Media falls for the jobs "saved" or "created" myth
Tony Fratto is envious.
Mr. Fratto was a colleague of mine in the Bush administration, and as a senior member of the White House communications shop, he knows just how difficult it can be to deal with a press corps skeptical about presidential economic claims. It now appears, however, that Mr. Fratto's problem was that he simply lacked the magic words -- jobs "saved or created."
"Saved or created" has become the signature phrase for Barack Obama as he describes what his stimulus is doing for American jobs. His latest invocation came yesterday, when the president declared that the stimulus had already saved or created at least 150,000 American jobs -- and announced he was ramping up some of the stimulus spending so he could "save or create" an additional 600,000 jobs this summer. These numbers come in the context of an earlier Obama promise that his recovery plan will "save or create three to four million jobs over the next two years."
Mr. Fratto sees a double standard at play. "We would never have used a formula like 'save or create,'" he tells me. "To begin with, the number is pure fiction -- the administration has no way to measure how many jobs are actually being 'saved.' And if we had tried to use something this flimsy, the press would never have let us get away with it."
Of course, the inability to measure Mr. Obama's jobs formula is part of its attraction. Never mind that no one -- not the Labor Department, not the Treasury, not the Bureau of Labor Statistics -- actually measures "jobs saved." As the New York Times delicately reports, Mr. Obama's jobs claims are "based on macroeconomic estimates, not an actual counting of jobs." Nice work if you can get away with it.
And get away with it he has. However dubious it may be as an economic measure, as a political formula "save or create" allows the president to invoke numbers that convey an illusion of precision. Harvard economist and former Bush economic adviser Greg Mankiw calls it a "non-measurable metric." And on his blog, he acknowledges the political attraction.
"The expression 'create or save,' which has been used regularly by the President and his economic team, is an act of political genius," writes Mr. Mankiw. "You can measure how many jobs are created between two points in time. But there is no way to measure how many jobs are saved. Even if things get much, much worse, the President can say that there would have been 4 million fewer jobs without the stimulus."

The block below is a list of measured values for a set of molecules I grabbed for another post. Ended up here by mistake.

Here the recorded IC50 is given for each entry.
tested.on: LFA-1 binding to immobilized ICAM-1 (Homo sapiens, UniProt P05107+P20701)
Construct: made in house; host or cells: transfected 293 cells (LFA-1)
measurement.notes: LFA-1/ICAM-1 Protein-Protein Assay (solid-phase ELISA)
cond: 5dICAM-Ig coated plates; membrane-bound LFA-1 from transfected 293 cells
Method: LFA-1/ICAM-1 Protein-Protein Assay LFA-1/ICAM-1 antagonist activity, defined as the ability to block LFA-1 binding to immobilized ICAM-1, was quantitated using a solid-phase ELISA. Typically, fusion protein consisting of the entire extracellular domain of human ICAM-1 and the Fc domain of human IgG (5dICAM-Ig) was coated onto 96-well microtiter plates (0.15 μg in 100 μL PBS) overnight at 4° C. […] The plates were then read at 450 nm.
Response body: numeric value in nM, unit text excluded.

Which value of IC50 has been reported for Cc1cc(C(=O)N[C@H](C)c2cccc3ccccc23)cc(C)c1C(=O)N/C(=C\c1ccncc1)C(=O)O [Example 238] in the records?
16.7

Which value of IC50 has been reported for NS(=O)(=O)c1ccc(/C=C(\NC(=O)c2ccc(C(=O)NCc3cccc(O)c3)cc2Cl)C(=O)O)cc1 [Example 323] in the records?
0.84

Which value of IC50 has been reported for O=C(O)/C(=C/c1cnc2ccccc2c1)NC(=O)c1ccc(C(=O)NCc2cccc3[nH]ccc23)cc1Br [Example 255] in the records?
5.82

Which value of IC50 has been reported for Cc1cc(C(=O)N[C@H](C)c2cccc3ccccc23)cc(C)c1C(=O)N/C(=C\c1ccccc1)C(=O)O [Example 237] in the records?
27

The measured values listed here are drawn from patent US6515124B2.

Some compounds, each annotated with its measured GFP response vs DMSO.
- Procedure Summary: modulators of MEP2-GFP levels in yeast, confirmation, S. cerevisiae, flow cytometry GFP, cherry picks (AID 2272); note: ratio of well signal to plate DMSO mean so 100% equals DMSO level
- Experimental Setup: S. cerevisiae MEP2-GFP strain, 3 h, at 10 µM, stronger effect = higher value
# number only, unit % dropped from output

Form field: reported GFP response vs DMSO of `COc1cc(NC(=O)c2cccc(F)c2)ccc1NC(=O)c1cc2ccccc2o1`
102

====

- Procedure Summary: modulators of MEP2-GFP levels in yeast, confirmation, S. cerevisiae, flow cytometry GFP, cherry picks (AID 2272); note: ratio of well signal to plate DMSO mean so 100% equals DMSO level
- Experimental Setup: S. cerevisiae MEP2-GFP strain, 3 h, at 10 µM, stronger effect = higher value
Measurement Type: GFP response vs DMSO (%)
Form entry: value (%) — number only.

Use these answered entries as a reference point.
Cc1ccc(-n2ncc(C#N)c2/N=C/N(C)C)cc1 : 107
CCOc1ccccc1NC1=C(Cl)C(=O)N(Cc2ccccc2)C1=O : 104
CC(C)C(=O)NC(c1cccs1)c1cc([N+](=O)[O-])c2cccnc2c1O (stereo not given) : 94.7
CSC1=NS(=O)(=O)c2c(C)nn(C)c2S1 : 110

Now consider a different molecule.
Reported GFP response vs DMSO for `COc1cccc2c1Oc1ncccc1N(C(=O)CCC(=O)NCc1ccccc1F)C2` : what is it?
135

Mr. Obama's comments yesterday are a perfect illustration of just such a claim. In the months since Congress approved the stimulus, our economy has lost nearly 1.6 million jobs and unemployment has hit 9.4%. Invoke the magic words, however, and -- presto! -- you have the president claiming he has "saved or created" 150,000 jobs. It all makes for a much nicer spin, and helps you forget this is the same team that only a few months ago promised us that passing the stimulus would prevent unemployment from rising over 8%.
This goes beyond simple communication tactics. This is virtually Orwellian-speak for the uneducated, or the "tingling" class that see that this president can do no wrong, and those that will go out of their way to protect him at all costs. Messrs. Fratto and Mankiw have a right to be slightly irked at this rhetoric. President Obama has set himself up as the president who cannot fail, no matter how dire the economic news appears to be. Without a static line to verify the claims, President Obama can, and will, fall back on the tired meme that "without the stimulus" A or B would have happened. There is no way that such claims can be tracked, and it is disingenuous to the American public to let the media get away with playing the protection game for him.
The economy is showing mild -- very mild -- signs that we are coming to the end of the recession. But with the president saying that the jobs "saved" or "created" numbers is showing improvement, therefore we have to "accelerate" the timetable of more stimulus spending, we are in for rockier times in the coming months. Oil prices are creeping back up. The housing market is showing weak signs of initial recovery. But we are still saddled with a debt that no one wants to buy, and a AAA credit rating that is in jeopardy around the globe. And as the economy continues to shed jobs at a rate much faster than those "saved" or "created" by the president's ill-advised stimulus plan, there appears to be no real light at the end of the tunnel for the American public.
While Arizona is by no means in the dire straits other states are right now, in terms of unemployment, and sagging economic numbers, it is not one of the best, either. It is definitely not in the same boat as states like Michigan or California are, but it is increasingly difficult for unemployed citizens to find a job; even a paltry fast-food job, at this time. No one in Arizona seems to be hiring. And we also have a governor who, despite her supposed conservative bona-fides, is in favor of a "temporary" tax increase to generate revenue for the state's debt-ridden coffers. I should note, as Thomas reminds me of this, that the last "temporary" tax increase the state legislature passed was approximately twenty-six years ago, and we are still paying that tax. So much for temporary.
We chastise the media for dropping the ball on this. As Messrs. Fratto and Mankiw stated, had the Bush administration tried to pull a rabbit out of their collective hat with rhetoric of this sort, not only would the media have cried foul, but they would have savaged the administration. Not so much with this one, which they are clearly enamoured with. It is worse than pathetic. It is journalistic malfeasance at it's worst, and like the economy, it does not seem to be getting any better as time goes on.